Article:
China’s investment in high-tech Internet surveillance technology is well known, and the byzantine rules of its Central Propaganda Department have inspired books and academic treatises.
But among the many tools in the box for media control, there’s one that’s very simple and low-tech: Keep journalists away.
That’s the main tool that the state is employing to suppress news of Tibetan protests against Chinese rule. International journalists have been barred from visiting the site of the protests.
When BBC reported today that four officials were fired for their handling of Tibetan unrest, the source was the Chinese state-controlled Tibet Daily.
And when The New York Times reported on January 27 that police fired on protesters in Sichuan province, the dateline was Hong Kong. Foreign journalists were turned away by security forces more than 60 miles away, the Times said.
Some news organizations have managed to do detailed reporting despite the physical restrictions. Radio Free Asia, which is based in Washington, D.C. but has a network of sources inside and outside China, reported yesterday that 2000 Tibetans gathered in mass demonstrations in southwest China.
Overseas advocacy groups have also filled some of the gap. One such group is the Tibetan Centre for Human Rights and Democracy, based in Dharamsala, India, the home of many exiled Tibetans. That group has reported that as many as 21 ethnic Tibetans have set themselves on fire in protest during the past year. In Sichuan province’s Aba prefecture yesterday, a 19-year old named Rinzen Dorjee was the latest to do so, the group said.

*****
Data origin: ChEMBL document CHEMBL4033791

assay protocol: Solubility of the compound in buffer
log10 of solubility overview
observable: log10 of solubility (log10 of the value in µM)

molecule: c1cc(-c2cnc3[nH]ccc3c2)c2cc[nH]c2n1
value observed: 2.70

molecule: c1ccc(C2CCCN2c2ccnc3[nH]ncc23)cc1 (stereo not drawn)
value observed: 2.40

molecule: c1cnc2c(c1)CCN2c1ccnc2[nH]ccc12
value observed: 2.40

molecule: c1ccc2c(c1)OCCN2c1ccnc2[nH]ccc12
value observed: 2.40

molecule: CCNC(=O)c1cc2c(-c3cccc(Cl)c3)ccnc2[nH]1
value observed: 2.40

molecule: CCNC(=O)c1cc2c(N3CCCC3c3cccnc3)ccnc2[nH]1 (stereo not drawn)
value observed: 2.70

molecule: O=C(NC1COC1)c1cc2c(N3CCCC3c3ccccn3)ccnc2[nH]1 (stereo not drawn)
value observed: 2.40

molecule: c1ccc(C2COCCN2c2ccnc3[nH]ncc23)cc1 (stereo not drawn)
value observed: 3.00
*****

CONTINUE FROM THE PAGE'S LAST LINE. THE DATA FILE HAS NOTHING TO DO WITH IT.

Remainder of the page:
It’s not just international reporters who face travel restrictions. Chinese journalists, already hamstrung by censorship, are similarly barred from visiting places where news is happening. Radio Free Asia points to several microblog posts in the past week by Chinese journalists who have been turned away by authorities in Wukan, in Guangdong province.
In Wukan, a village uprising in protest of land deals resulted in the expulsion of local officials. On February 1, villagers cast a ballot for a new election commission, raising hopes that Wukan could provide a model for grassroots democracy. But Chinese journalists who have tried to cover the developments in Wukan have been subject to surveillance and monitoring, or simply told to go home, RFA reports, citing microblog posts.
Placing travel restrictions on journalists may have one unintended effect. It means that when it comes to unofficial news from China, activists and advocacy groups play a vital role in collecting and disseminating information.
Chinese authorities are hard on activists–even harder than they are on journalists. But by preventing reporters from doing their jobs, Chinese officials all but guarantee that activists are the ones reporting the news.